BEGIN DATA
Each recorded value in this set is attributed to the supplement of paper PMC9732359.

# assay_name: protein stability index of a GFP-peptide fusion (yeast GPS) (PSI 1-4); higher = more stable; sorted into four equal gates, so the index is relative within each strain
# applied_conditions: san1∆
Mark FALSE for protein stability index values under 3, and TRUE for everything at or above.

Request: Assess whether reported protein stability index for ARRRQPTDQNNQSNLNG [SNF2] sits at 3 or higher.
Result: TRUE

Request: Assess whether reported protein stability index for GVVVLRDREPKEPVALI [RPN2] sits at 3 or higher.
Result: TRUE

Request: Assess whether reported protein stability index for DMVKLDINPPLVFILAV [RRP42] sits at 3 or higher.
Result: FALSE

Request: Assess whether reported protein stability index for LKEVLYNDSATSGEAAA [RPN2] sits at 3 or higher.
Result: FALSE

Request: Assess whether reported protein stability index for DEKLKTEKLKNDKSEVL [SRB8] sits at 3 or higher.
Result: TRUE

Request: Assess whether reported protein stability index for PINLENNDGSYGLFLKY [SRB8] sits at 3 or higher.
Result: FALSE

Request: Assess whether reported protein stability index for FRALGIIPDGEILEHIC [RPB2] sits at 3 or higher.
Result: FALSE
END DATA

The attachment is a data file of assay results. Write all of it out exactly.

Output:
Each recorded value in this set is attributed to the supplement of paper PMC9732359.

# assay_name: protein stability index of a GFP-peptide fusion (yeast GPS) (PSI 1-4); higher = more stable; sorted into four equal gates, so the index is relative within each strain
# applied_conditions: san1∆
Mark FALSE for protein stability index values under 3, and TRUE for everything at or above.

Request: Assess whether reported protein stability index for ARRRQPTDQNNQSNLNG [SNF2] sits at 3 or higher.
Result: TRUE

Request: Assess whether reported protein stability index for GVVVLRDREPKEPVALI [RPN2] sits at 3 or higher.
Result: TRUE

Request: Assess whether reported protein stability index for DMVKLDINPPLVFILAV [RRP42] sits at 3 or higher.
Result: FALSE

Request: Assess whether reported protein stability index for LKEVLYNDSATSGEAAA [RPN2] sits at 3 or higher.
Result: FALSE

Request: Assess whether reported protein stability index for DEKLKTEKLKNDKSEVL [SRB8] sits at 3 or higher.
Result: TRUE

Request: Assess whether reported protein stability index for PINLENNDGSYGLFLKY [SRB8] sits at 3 or higher.
Result: FALSE

Request: Assess whether reported protein stability index for FRALGIIPDGEILEHIC [RPB2] sits at 3 or higher.
Result: FALSE